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Could autoimmunity be due malfunction from other immune cells, which does maintenance-work on the B-cells? (and is this only T-cells?) A norwegian immunological researcher explained to me that autoimmunity may be caused by malfunction of such regulatory processes on "bad B-cells".. I thought that sounded plausible.. That would implicate that the b-cells aren't necessarily doing anything wrong, however the control that is supposed to find place during e.g the different maturation stages of the b-cells is potentially inadequate.

I apologize in advance, if i have misunderstood something basic here.
You would be in good company! In a sense the issue is basic but the context is so complicated that it is quite difficult to see the wood for the trees. Everyone in immunology is obsessed with the idea that B cells are innocent and just make mistakes because of some other cells like T cells or Tregs. But the mistakes we find in autoimmunity arise from random mutation in the B cells. Other cells might help such bad B cells survive but then you have to give a reason for those cells misbehaving that would specifically help bad B cells. The old molecular mimicry idea simply makes no sense if you look at it carefully. So although it is easy to find hundreds of reviews saying there are upstream mechanisms involving IL-10 or T cell subsets or whatever, nobody actually has a thoery based on that which would generate the specific sorts of bad B cell we find. On the other hand it is quite easy to see how these particular bad B cells might encourage their own survival by producing antibody that fed signals back onto their sisters.
 

Marky90

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You would be in good company! In a sense the issue is basic but the context is so complicated that it is quite difficult to see the wood for the trees. Everyone in immunology is obsessed with the idea that B cells are innocent and just make mistakes because of some other cells like T cells or Tregs. But the mistakes we find in autoimmunity arise from random mutation in the B cells. Other cells might help such bad B cells survive but then you have to give a reason for those cells misbehaving that would specifically help bad B cells. The old molecular mimicry idea simply makes no sense if you look at it carefully. So although it is easy to find hundreds of reviews saying there are upstream mechanisms involving IL-10 or T cell subsets or whatever, nobody actually has a thoery based on that which would generate the specific sorts of bad B cell we find. On the other hand it is quite easy to see how these particular bad B cells might encourage their own survival by producing antibody that fed signals back onto their sisters.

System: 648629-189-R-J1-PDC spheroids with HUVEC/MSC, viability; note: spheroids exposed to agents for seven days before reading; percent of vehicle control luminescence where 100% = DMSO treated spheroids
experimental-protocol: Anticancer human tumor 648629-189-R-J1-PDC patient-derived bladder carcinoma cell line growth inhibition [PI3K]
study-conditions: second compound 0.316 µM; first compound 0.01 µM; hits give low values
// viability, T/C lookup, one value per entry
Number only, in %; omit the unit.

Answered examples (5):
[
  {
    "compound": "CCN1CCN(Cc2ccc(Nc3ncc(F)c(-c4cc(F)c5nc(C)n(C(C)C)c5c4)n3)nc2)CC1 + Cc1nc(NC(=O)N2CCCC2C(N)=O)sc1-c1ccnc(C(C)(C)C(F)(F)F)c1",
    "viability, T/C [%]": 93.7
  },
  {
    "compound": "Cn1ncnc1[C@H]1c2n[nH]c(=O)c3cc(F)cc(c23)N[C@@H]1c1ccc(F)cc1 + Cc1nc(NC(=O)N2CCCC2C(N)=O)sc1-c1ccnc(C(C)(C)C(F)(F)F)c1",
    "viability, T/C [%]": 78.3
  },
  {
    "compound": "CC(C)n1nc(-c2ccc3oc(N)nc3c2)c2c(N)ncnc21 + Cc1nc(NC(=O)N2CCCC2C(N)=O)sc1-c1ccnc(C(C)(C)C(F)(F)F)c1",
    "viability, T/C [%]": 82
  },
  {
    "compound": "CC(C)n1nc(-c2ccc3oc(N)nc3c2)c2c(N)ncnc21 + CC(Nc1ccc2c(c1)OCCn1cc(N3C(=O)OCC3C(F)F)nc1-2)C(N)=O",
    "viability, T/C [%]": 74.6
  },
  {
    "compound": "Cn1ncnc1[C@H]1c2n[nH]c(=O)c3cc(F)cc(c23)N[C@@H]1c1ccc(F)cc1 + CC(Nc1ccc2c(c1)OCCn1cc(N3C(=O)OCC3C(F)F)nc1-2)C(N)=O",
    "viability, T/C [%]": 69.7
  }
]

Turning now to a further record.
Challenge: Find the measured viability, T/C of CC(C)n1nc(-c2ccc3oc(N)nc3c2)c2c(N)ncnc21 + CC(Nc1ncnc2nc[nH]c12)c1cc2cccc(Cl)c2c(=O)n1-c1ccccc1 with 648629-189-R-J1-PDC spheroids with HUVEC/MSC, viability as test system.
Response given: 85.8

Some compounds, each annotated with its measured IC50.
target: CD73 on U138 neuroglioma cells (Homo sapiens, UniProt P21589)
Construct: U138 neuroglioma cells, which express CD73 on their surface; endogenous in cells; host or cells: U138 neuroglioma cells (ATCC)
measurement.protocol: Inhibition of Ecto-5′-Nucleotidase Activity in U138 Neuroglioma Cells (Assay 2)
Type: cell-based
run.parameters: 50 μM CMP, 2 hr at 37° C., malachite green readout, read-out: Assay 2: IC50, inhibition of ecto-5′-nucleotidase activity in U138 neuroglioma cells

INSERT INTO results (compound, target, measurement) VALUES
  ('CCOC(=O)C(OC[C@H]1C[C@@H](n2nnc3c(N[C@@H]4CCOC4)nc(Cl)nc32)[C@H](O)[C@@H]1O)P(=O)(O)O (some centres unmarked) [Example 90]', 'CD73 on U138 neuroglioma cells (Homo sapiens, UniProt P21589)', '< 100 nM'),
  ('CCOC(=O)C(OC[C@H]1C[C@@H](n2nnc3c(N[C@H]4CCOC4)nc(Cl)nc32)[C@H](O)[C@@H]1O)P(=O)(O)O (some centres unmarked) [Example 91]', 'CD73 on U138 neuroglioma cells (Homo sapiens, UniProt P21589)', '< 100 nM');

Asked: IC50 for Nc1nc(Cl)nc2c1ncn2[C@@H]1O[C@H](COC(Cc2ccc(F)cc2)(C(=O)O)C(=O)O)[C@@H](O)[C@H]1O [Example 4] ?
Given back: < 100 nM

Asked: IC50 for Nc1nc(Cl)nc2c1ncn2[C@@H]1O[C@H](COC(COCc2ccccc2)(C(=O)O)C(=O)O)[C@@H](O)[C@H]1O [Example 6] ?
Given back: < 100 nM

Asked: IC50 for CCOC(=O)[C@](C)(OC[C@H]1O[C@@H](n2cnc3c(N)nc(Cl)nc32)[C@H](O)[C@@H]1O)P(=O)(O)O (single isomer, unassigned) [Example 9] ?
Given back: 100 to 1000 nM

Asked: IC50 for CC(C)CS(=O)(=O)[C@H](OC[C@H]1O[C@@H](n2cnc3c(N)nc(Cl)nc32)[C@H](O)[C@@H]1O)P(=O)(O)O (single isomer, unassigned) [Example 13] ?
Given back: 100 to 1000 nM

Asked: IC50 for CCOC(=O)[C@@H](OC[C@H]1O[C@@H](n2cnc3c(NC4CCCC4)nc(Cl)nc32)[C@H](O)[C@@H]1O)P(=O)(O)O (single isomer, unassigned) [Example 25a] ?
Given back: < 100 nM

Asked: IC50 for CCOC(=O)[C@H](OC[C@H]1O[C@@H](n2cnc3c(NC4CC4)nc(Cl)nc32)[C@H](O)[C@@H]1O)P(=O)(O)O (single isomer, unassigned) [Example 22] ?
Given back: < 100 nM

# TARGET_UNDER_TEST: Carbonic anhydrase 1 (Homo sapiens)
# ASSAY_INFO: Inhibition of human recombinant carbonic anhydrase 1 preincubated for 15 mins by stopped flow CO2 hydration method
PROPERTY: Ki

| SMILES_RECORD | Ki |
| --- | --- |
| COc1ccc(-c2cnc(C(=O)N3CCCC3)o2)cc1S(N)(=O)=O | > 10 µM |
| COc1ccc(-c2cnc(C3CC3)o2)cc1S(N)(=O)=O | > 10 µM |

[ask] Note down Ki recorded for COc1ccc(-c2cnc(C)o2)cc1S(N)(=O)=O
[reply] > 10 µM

Hah! I see. Such upstream-processes must be really hard to research as well i assume?

Would you be able to illuminate your interesting idea in your last sentence some more? What kind of signals e.g?
 
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Hah! I see. Such upstream-processes must be really hard to research as well i assume?

Would you be able to illuminate your interesting idea in your last sentence some more? What kind of signals e.g?
The self-perpetuating signals are various and complicated and not very easy to explain in an internet post. The general idea and several examples were given in a paper I wrote with G Cambridge and V Abrahams in 1999. You shuld find it at
http://onlinelibrary.wiley.com/doi/10.1046/j.1365-2567.1999.00772.x/full
 

FancyMyBlood

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This study, which examined the ability of three tetracycline antibiotics (namely minocycline, doxycycline and tetracycline) to inhibit microglial activation during ischemia, used doses of 90 mg per kg of body weight in the animals, which are very high doses. That would correspond to a 7,200 mg dose in an 80 kg human. Normal doses of doxycycline and minocycline are around 200 mg daily. Though the authors did say that "we have also found that significantly lower doses of the compounds are neuroprotective in both global and focal brain ischemia."

Note that tetracycline antibiotics are not the only microglial activation inhibitors. I complied a list of dozens of microglial activation inhibitors in this thread:

Chronic Microglial Activation in ME/CFS, And Its Possible Treatment Using Microglial Inhibitors
It's much less actually. When translating an animal dose to a human equivalent dose (HED), you need to take into account the animal's body surface area. The entire HED formula is explained here:http://www.fda.gov/downloads/Drugs/Guidances/UCM078932.pdT